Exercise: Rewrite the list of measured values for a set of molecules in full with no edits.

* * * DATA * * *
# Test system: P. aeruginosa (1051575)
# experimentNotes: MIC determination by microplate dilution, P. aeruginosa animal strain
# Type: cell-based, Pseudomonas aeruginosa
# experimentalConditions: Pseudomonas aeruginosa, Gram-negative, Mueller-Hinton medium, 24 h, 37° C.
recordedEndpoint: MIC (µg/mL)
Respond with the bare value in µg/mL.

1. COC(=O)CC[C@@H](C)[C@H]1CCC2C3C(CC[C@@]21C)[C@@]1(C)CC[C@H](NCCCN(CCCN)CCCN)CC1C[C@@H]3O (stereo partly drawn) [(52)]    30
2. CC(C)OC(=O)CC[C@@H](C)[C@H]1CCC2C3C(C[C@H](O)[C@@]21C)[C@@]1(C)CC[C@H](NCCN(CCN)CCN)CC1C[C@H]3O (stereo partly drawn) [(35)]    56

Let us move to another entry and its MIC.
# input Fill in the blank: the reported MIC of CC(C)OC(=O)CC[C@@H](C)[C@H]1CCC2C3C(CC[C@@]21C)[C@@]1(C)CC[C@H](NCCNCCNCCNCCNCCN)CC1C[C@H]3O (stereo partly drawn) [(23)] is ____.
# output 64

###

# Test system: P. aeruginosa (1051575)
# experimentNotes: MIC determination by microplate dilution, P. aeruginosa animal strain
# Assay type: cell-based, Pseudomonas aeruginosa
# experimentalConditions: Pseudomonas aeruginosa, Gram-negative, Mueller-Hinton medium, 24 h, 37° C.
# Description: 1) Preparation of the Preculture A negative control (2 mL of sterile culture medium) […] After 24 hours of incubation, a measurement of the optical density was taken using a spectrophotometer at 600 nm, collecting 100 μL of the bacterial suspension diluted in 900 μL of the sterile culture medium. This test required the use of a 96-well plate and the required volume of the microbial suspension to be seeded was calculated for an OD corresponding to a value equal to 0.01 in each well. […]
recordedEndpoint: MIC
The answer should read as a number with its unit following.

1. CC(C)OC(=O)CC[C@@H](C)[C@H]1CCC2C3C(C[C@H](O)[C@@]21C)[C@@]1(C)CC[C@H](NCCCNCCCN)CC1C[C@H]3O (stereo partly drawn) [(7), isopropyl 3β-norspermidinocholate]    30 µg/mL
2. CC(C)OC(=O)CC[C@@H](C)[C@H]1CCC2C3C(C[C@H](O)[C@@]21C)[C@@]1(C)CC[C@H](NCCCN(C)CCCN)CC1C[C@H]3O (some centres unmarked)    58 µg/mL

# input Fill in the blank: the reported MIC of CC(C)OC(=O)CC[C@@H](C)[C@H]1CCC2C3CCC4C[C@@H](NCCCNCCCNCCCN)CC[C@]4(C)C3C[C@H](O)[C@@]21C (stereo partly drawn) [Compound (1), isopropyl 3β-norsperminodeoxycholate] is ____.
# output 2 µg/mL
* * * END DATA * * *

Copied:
# Test system: P. aeruginosa (1051575)
# experimentNotes: MIC determination by microplate dilution, P. aeruginosa animal strain
# Type: cell-based, Pseudomonas aeruginosa
# experimentalConditions: Pseudomonas aeruginosa, Gram-negative, Mueller-Hinton medium, 24 h, 37° C.
recordedEndpoint: MIC (µg/mL)
Respond with the bare value in µg/mL.

1. COC(=O)CC[C@@H](C)[C@H]1CCC2C3C(CC[C@@]21C)[C@@]1(C)CC[C@H](NCCCN(CCCN)CCCN)CC1C[C@@H]3O (stereo partly drawn) [(52)]    30
2. CC(C)OC(=O)CC[C@@H](C)[C@H]1CCC2C3C(C[C@H](O)[C@@]21C)[C@@]1(C)CC[C@H](NCCN(CCN)CCN)CC1C[C@H]3O (stereo partly drawn) [(35)]    56

Let us move to another entry and its MIC.
# input Fill in the blank: the reported MIC of CC(C)OC(=O)CC[C@@H](C)[C@H]1CCC2C3C(CC[C@@]21C)[C@@]1(C)CC[C@H](NCCNCCNCCNCCNCCN)CC1C[C@H]3O (stereo partly drawn) [(23)] is ____.
# output 64

###

# Test system: P. aeruginosa (1051575)
# experimentNotes: MIC determination by microplate dilution, P. aeruginosa animal strain
# Assay type: cell-based, Pseudomonas aeruginosa
# experimentalConditions: Pseudomonas aeruginosa, Gram-negative, Mueller-Hinton medium, 24 h, 37° C.
# Description: 1) Preparation of the Preculture A negative control (2 mL of sterile culture medium) […] After 24 hours of incubation, a measurement of the optical density was taken using a spectrophotometer at 600 nm, collecting 100 μL of the bacterial suspension diluted in 900 μL of the sterile culture medium. This test required the use of a 96-well plate and the required volume of the microbial suspension to be seeded was calculated for an OD corresponding to a value equal to 0.01 in each well. […]
recordedEndpoint: MIC
The answer should read as a number with its unit following.

1. CC(C)OC(=O)CC[C@@H](C)[C@H]1CCC2C3C(C[C@H](O)[C@@]21C)[C@@]1(C)CC[C@H](NCCCNCCCN)CC1C[C@H]3O (stereo partly drawn) [(7), isopropyl 3β-norspermidinocholate]    30 µg/mL
2. CC(C)OC(=O)CC[C@@H](C)[C@H]1CCC2C3C(C[C@H](O)[C@@]21C)[C@@]1(C)CC[C@H](NCCCN(C)CCCN)CC1C[C@H]3O (some centres unmarked)    58 µg/mL

# input Fill in the blank: the reported MIC of CC(C)OC(=O)CC[C@@H](C)[C@H]1CCC2C3CCC4C[C@@H](NCCCNCCCNCCCN)CC[C@]4(C)C3C[C@H](O)[C@@]21C (stereo partly drawn) [Compound (1), isopropyl 3β-norsperminodeoxycholate] is ____.
# output 2 µg/mL